More and more Americans are buying handguns for the first time.
Most all first time buyers want a handgun for self defense and personal protection.
YOU are the first line of defense. While seconds count, having adequate defense may save your life.
One question that often arises is this… Which type of handgun should you get? A revolver or semiautomatic pistol?
A semiautomatic pistol might seem like the best handgun to get since it is indeed the majority market. However one might argue that pistols can be somewhat complicated to use (although not always), especially in chaotic, high-stress situations. Each additional step necessary to operate a handgun may be one more chance for something to go wrong.
For a pistol to operate reliably EVERY TIME, you HAVE to make sure –
1) the magazine is properly loaded and inserted.
2) The pistol must be cocked and/or the slide must be pulled back and released. Note though that not all pistols require it be cocked and/or slide pulled back (e.g. the Glock)
3) The safety must be in the “fire” position.
4) The slide must be all the way in the “forward locked position” or the pistol won’t fire.
5) If you get a “dud” round of ammunition not only will the pistol not fire but you will also have to “rack” the slide again hoping the “dud” round just falls out easily and make sure the slide locks all the way into the forward position before you can again try to fire the pistol.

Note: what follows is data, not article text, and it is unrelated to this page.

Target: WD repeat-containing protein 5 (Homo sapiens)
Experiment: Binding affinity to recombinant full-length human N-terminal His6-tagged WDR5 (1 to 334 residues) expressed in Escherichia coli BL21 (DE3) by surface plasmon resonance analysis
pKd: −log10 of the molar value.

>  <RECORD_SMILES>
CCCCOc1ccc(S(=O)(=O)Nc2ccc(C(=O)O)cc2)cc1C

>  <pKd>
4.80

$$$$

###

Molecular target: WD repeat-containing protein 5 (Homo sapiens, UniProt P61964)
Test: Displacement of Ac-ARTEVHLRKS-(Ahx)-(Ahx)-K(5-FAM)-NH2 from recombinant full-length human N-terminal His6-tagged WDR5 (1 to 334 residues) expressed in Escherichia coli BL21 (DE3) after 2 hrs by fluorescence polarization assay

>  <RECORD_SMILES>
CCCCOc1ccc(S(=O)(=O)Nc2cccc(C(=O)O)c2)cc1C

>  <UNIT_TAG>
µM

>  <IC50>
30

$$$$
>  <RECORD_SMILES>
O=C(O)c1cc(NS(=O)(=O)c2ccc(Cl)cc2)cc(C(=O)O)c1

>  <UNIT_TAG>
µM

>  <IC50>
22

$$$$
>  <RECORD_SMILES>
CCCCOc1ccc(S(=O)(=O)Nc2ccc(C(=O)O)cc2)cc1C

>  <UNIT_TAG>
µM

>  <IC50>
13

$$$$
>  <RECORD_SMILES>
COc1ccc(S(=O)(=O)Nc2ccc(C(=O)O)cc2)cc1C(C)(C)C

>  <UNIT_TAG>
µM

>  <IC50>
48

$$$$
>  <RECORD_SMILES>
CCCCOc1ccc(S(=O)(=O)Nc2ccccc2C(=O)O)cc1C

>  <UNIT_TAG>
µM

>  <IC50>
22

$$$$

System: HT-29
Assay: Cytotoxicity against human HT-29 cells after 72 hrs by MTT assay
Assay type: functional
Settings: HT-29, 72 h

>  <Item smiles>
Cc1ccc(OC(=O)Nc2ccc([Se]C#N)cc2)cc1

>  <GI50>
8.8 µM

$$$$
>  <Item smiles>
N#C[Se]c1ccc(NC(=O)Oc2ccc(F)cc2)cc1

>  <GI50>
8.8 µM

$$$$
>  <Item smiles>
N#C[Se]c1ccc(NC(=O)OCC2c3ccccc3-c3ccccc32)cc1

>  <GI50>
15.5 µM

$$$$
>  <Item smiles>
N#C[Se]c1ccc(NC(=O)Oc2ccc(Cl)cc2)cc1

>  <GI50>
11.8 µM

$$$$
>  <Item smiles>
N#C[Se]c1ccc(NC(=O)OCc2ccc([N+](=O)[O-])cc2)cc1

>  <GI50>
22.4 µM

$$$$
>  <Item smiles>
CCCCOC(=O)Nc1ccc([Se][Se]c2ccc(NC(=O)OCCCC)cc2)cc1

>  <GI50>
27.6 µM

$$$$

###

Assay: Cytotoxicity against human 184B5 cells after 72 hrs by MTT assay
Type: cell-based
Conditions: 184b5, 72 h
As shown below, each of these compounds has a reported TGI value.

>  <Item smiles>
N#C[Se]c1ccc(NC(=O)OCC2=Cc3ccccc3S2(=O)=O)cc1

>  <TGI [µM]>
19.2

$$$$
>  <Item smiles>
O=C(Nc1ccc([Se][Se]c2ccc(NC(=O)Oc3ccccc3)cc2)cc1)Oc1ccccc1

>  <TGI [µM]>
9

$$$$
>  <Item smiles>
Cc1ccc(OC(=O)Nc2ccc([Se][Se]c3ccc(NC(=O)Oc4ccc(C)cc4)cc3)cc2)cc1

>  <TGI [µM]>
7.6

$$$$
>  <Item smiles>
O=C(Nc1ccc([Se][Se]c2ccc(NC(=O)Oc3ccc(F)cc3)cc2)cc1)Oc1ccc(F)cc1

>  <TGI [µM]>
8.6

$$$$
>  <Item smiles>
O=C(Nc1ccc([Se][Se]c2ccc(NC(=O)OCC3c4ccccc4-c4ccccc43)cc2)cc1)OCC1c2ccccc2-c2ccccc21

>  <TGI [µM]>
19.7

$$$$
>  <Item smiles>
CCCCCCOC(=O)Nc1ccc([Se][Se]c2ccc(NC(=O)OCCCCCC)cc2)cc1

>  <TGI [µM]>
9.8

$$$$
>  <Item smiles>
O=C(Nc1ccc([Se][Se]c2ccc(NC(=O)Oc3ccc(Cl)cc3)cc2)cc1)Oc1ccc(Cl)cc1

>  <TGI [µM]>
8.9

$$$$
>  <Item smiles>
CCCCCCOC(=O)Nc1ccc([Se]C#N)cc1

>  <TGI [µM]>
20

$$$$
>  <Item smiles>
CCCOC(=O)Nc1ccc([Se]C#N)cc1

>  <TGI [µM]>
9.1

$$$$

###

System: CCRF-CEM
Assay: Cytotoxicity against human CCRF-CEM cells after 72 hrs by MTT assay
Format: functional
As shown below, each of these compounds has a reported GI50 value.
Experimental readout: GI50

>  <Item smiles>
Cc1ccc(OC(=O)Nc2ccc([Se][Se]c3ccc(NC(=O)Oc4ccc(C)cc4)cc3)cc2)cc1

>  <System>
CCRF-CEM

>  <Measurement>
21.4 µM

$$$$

Now imagine trying to go through all of these steps during those seconds of crisis.
With a revolver however, you just squeeze the trigger. Most revolvers don’t have or need a safety, as the trigger pull is “heavy” enough to prevent accidental firings. If you get a dud round, you just squeeze the trigger again and a new round is fired. The Police carried revolvers for 100 years and it served them well, some individual officers still choose to carry revolvers in part because of their absolute reliability.
For a first time handgun owner a revolver might be a better initial choice. Revolvers are utterly reliable and easy to use. With that said, the semi-auto Glock might be the equivalent ‘reliable’ choice if one wishes to go the route of the pistol.
Note: Some might argue the difference between a revolver having fewer shots than a semiauto. While that is true, most personal protection shooting incidents are over with quickly. With that said, reloading a revolver (unless practiced with a speedloader) will likely take longer than reloading a magazine in a semiautomatic.
Note: Mounting a laser to a revolver makes it even simpler during a highly tense critical moment — point the red dot on the target and squeeze the trigger. I have mounted a Crimson Trace laser grip to my S&W 642-1 and can attest to the simplicity.
I will also add this… Take a class and get training from an instructor.
And then practice, practice, practice.
Safety, safety, safety.